My husband recently introduced me to this adorable Japanese cub singer, Hata Motohiro (秦基博). This song is called「夏はこれからだ！」(Summer has begun). It’s a perfect song for a cold winter day. I feel like he’s singing directly to me.
Arashi’s Sakurai Sho bares (almost) all in anan magazine’s special “male body” issue. Sho is one of the most popular members of the Johnny’s boy band Arashi, a Keio graduate from a wealthy family, and now a night-time newscaster on Zero presenting serious news, including the current state and history of Japan-US relations. The husband thinks Sho aspires to become Prime Minister one day, which would be a great triumph for the boy band creator Johnny.
anan is a young Japanese woman’s version of Cosmo. The magazine focuses on sexuality, appearance, polls, and men, men, men. This must be one of their sluttiest issues ever. There are taxonomies of the 8 male body types portrayed by comics and tarentos (all variations of skinny and boyish, except the normal sized “Big Boy” and the one fatty), photos of athletes and professional wrestlers, and a pictorial about how you might imagine young men at work without their clothes.
Dear readers, do you think Sho showing his skin will help or hinder his political aspirations? And, before I get any complaints, despite the fact that Sho is made up, waxed, and air-brushed to look barely legal (or younger), he is in fact 27 years old. I think he looks a bit like a Ken doll, plastic and a bit sexless.
What do you say? Should I post more images from this pictorial?
Enough long discussions and outre-looks. Here’s a pleasing image of more prosaic fashion on the JR Nakano platform. The hair may be diminutive, but the men’s handbags certainly aren’t! Ah, Nakano, you are so loveable!
Riding the Yamanote with an American friend who has lived in Japan the past four years, I was telling him about how San Francisco’s homeless population, thousands of people with high rates of mental illness, drug addiction and post-traumatic stress disorder, make street life so unpleasant for all but the wealthiest neighborhoods. It’s common to see people shooting up, defecating, and ranting. When a homeless man spat on my husband’s face, I think he never wanted to live in San Francisco again.
Then my friend pointed out this guy sitting behind me. Clearly he was homeless and sleeping in the train that continually circles the city. I was amazed by his hand-quilted pants. For a person with few material resources, he has the vision to create an art project of his own pants: safety pins and thread holding hundreds of fabric scraps, and even wrappers and face masks.Very high-fashion, and clearly expressing creativity and dignity in spite of his hardship.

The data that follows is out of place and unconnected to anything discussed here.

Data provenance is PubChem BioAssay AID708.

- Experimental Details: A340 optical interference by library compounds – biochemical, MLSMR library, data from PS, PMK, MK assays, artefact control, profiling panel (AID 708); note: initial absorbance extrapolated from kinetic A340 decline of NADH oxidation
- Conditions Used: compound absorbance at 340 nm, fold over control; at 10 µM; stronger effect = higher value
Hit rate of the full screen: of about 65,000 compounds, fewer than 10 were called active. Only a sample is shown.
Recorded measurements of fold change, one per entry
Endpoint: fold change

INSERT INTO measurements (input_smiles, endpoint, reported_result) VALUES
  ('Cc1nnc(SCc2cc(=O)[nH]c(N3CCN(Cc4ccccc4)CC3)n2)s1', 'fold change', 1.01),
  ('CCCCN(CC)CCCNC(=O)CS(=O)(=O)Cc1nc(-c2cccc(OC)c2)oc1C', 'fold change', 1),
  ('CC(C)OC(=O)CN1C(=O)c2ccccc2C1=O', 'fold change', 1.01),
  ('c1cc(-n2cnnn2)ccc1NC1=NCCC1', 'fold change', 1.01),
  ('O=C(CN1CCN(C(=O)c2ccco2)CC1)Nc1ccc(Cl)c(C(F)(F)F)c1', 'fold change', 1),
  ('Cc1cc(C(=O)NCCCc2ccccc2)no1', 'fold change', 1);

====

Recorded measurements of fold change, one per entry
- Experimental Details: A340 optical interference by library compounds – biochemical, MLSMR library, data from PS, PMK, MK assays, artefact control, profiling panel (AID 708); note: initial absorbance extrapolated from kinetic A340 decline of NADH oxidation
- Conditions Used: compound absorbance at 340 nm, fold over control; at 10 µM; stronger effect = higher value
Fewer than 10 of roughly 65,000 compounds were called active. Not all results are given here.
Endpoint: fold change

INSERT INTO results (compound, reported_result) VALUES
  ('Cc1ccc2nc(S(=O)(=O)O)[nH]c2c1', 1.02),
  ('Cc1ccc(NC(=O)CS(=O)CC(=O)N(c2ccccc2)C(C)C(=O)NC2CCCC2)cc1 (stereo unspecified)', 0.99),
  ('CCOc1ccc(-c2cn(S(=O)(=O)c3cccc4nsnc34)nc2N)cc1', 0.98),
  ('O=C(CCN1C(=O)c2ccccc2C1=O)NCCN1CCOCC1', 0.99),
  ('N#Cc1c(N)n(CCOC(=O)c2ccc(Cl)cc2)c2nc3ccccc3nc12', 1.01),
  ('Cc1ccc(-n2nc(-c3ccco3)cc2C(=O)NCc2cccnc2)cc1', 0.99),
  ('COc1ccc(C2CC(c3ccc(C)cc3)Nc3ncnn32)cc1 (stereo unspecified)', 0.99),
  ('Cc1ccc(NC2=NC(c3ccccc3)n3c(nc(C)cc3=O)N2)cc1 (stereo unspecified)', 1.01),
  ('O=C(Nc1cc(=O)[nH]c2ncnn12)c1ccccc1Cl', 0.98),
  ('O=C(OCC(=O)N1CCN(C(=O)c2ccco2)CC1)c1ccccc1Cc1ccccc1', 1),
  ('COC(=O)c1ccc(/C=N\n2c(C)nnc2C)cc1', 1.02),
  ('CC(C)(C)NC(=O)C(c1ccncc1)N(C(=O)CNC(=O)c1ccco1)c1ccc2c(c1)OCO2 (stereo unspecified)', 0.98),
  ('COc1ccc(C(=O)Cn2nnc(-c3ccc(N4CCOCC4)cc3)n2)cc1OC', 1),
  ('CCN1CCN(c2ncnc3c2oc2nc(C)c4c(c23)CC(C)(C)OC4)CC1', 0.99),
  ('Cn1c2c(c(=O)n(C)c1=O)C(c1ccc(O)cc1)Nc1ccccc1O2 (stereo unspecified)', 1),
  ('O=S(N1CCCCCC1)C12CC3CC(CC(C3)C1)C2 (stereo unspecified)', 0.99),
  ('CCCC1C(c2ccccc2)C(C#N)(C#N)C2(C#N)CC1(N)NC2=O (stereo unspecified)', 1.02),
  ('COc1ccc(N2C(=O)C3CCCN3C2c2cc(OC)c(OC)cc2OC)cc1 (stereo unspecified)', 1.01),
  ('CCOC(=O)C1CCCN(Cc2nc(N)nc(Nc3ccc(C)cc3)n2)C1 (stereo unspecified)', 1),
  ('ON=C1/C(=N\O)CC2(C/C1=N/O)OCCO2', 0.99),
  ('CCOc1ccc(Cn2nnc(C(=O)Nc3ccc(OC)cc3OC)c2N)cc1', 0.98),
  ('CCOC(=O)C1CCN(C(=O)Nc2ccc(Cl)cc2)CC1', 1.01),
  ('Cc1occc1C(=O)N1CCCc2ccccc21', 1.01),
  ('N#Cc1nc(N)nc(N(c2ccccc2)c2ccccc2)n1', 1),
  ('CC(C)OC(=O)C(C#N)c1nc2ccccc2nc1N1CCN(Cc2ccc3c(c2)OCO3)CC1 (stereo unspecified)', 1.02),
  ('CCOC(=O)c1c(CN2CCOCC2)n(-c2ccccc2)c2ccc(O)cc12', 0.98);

There is no end to people watching in Tokyo’s JR trains and metro.
JR Nakano station is always a people-watching pleasure. Less self-conscious than Harajuku and less desperate than Shibuya, Nakano’s station attracts the hip, the funky, and the downright strange. This is the first in a 3 part series of JR characters.
I love how nonchalant is this lady wearing a sparkly pink top, fluorescent blue skirt, several handbags, and a hat that will not stop. Japanese are so polite that no one stared, and I was the only one who immediately pulled out my camera.
The hat is a marvelous creation. Perched on top of the main quilted, multi-patterned hat, which nearly obscures her (?) face, there is a blue sequin mini-hat, pink butterfly wings, many feathers, a stuffed lady bug, and an over-sized candy inside a rolled up wrapper.
What other objects do you think would go with this hat?
Via Bryan Boy‘s Twitter stream (and his retweeting), I came across this alleged outtake from Madonna’s W magazine photo shoot with her young Brazilian boyfriend. I don’t know if it’s true, but her outfit and his body do match the published photos, including the one below.
If you need to see more of Jesus’ shaved crotch, click here (NSFW). My conclusion is that Photoshop, make-up and trusted photographers are a lady’s best friend.
Japanese love rainbows! I made this rice bowl for the husband’s sister, and gave it the rainbow treatment because I heard she likes them.
Except perhaps for small town Christian children in the lost part of Amerika, every Amerikan associates rainbows with gays. Not in Japan. Just like men’s plucked eybrows, back-combed hair, outre fashion, and overall vanity, rainbows are not marked as other, different, or marginal.
Why do Japanese love rainbows?
Here’s the backside of the rice bowl.
This is one of my first pottery wheel ceramics. The only reason it looks mostly symmetrical is that my teacher/father-in-law helped me a lot!